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Philadelphia Self-Advocacy Pioneer Roland Johnson Recognized by The New York Times

Roland Johnson stands next to President George H.W. Bush both admiring the newly signed American's with Disabilities Act. Photo used Courtesy of AB Historic/Alamy.As a part of their new series, Overlooked, the New York Times has written a newly published feature highlighting the life and work of Philadelphia Self-Advocacy Pioneer Roland JohnsonOverlooked seeks to highlight important stories of the twentieth century that had gone unreported by the Times.

Roland Johnson was an integral figure in dismantling institutionalization in Pennsylvania and the nation. In 1958, Johnson was admitted to Pennhurst State School and Hospital. He would later recollect the terrible realities of Pennhurst, exposing neglect, sexual assault, and beatings. Johnson was eventually able to leave Pennhurst and started advocating on behalf of people with disabilities. His work was vital to the 1987 shutdown of Pennhurst.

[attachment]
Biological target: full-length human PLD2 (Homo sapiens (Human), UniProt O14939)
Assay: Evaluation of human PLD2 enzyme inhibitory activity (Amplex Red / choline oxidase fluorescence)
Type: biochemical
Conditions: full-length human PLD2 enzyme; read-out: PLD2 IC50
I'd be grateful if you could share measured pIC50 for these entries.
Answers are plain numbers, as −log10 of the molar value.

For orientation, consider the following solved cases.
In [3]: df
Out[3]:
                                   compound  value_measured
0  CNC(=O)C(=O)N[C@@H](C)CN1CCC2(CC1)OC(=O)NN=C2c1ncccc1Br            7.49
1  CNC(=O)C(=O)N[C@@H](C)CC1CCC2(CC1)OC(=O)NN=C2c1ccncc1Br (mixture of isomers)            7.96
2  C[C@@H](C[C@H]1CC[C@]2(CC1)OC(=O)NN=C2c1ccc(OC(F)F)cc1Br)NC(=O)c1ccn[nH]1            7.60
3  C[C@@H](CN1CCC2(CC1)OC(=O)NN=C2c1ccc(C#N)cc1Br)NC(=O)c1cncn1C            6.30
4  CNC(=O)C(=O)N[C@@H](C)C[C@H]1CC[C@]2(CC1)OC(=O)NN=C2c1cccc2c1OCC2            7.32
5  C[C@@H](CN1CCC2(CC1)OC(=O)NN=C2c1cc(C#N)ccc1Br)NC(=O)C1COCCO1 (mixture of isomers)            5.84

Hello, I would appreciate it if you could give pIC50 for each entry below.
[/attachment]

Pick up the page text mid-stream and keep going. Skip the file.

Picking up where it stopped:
Roland Johnson continued to spearhead the self-advocacy movement throughout Philadelphia in the 1970s. His work led him to become the president of Speaking for Ourselves where he mentored others with disabilities and relayed the necessary skills to build upon the grassroots self-advocacy movement. He became the mentor for the incumbent president of Speaking for Ourselves and ODP Information Sharing and Advisory Committee member, Deborah Robinson. 

Johnson went on to join the board of Self Advocates Becoming Empowered and was a part of the delegation that joined President George H.W. Bush on the South Lawn of the White House for the signing of the American's with Disabilities Act.

Roland Johnson passed away on August 26, 1994, but the shockwaves left by his legacy are still felt throughout the nation today.